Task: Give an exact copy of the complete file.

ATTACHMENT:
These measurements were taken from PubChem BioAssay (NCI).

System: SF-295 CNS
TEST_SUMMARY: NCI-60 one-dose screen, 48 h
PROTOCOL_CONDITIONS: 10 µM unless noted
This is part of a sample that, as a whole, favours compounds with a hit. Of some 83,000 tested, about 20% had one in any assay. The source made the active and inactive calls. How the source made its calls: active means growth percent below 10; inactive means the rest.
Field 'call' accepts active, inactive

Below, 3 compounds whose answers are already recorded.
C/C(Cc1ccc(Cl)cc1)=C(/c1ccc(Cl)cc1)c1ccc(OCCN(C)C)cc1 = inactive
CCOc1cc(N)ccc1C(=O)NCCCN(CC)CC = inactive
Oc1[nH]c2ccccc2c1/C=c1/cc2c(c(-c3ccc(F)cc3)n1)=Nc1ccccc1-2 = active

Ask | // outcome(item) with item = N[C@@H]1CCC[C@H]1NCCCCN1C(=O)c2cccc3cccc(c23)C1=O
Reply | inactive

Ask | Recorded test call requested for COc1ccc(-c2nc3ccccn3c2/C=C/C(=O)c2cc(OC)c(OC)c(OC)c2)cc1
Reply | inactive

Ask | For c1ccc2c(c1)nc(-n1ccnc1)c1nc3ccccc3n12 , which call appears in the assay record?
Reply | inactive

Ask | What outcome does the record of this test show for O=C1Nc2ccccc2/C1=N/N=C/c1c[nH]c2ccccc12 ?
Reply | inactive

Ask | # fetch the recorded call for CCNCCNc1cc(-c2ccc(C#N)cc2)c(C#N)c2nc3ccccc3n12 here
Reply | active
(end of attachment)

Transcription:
These measurements were taken from PubChem BioAssay (NCI).

System: SF-295 CNS
TEST_SUMMARY: NCI-60 one-dose screen, 48 h
PROTOCOL_CONDITIONS: 10 µM unless noted
This is part of a sample that, as a whole, favours compounds with a hit. Of some 83,000 tested, about 20% had one in any assay. The source made the active and inactive calls. How the source made its calls: active means growth percent below 10; inactive means the rest.
Field 'call' accepts active, inactive

Below, 3 compounds whose answers are already recorded.
C/C(Cc1ccc(Cl)cc1)=C(/c1ccc(Cl)cc1)c1ccc(OCCN(C)C)cc1 = inactive
CCOc1cc(N)ccc1C(=O)NCCCN(CC)CC = inactive
Oc1[nH]c2ccccc2c1/C=c1/cc2c(c(-c3ccc(F)cc3)n1)=Nc1ccccc1-2 = active

Ask | // outcome(item) with item = N[C@@H]1CCC[C@H]1NCCCCN1C(=O)c2cccc3cccc(c23)C1=O
Reply | inactive

Ask | Recorded test call requested for COc1ccc(-c2nc3ccccn3c2/C=C/C(=O)c2cc(OC)c(OC)c(OC)c2)cc1
Reply | inactive

Ask | For c1ccc2c(c1)nc(-n1ccnc1)c1nc3ccccc3n12 , which call appears in the assay record?
Reply | inactive

Ask | What outcome does the record of this test show for O=C1Nc2ccccc2/C1=N/N=C/c1c[nH]c2ccccc12 ?
Reply | inactive

Ask | # fetch the recorded call for CCNCCNc1cc(-c2ccc(C#N)cc2)c(C#N)c2nc3ccccc3n12 here
Reply | active